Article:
The Importance of Total Dissolved Solids in the Freshwater Aquarium


Retired Staff
Apr 8, 2009
The Importance of Total Dissolved Solids in the Freshwater Aquarium

Written by Niels Jensen
(posted on Plecoplanet with permission of author)


I would like to stress that this page is based on my own experiences, observations, emails, and various information sources. This is to say, that there may be discrepencies and interpretations that may be perceived differently by different people. I am open to all discussion, opinions, and remarks. Please email me (see index page-press the home button at top of page) if you, the reader, wish to comment or ask about the information contained within this article. Hope you learn something...


(Ram picture courtesy of Vincent Lafon)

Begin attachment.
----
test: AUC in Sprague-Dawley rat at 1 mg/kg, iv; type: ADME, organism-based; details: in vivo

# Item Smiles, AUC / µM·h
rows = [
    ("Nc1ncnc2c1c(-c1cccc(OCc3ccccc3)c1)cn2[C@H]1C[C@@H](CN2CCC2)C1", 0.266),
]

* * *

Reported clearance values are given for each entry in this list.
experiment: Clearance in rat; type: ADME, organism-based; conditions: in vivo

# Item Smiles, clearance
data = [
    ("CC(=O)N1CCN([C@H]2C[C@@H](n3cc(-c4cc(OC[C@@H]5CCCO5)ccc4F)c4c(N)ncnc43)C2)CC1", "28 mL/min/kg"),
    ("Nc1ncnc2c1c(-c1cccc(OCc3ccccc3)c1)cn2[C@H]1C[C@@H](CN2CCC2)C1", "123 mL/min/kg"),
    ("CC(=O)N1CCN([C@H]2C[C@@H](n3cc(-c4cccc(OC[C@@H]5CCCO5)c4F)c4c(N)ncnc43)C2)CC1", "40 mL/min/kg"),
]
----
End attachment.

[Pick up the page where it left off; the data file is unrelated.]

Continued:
One the most fundamental but unfortunately overlooked aspects of low pH fish is the consideration of TDS or Total Dissolved Solids. When I first made the decision to manipulate my water chemistry in order to make it suit the natural water parameters of dwarf cichlids, such as the popular German Blue Ram (Mik(c)rogeophagus ramirezi), my main concern was lowering pH. After all, this is what we as hobbiests always seem to be hearing and talking about. So I lowered my pH to standards I knew for sure matched their general pH levels; I even cross-checked KH and GH. I did this with many different species of dwarfs - from ramirezi's to apistogramma, and cacatuoides, yet it didn't seem to make a difference. In fact, I ended up killing some of the fish and was rather bewildered about it since I knew I had matched the fishes local water conditions to the best of my ability (and taken long acclimation times into account). Granted there are many factors that interplay in the successful breeding of these fish, and it is indeed dependant on individual water sources and general experiences, there is one extremely important factor that must be taken into consideration by everyone : Total Dissolved Solid or TDS (also referred to as Total Dissolved Salts).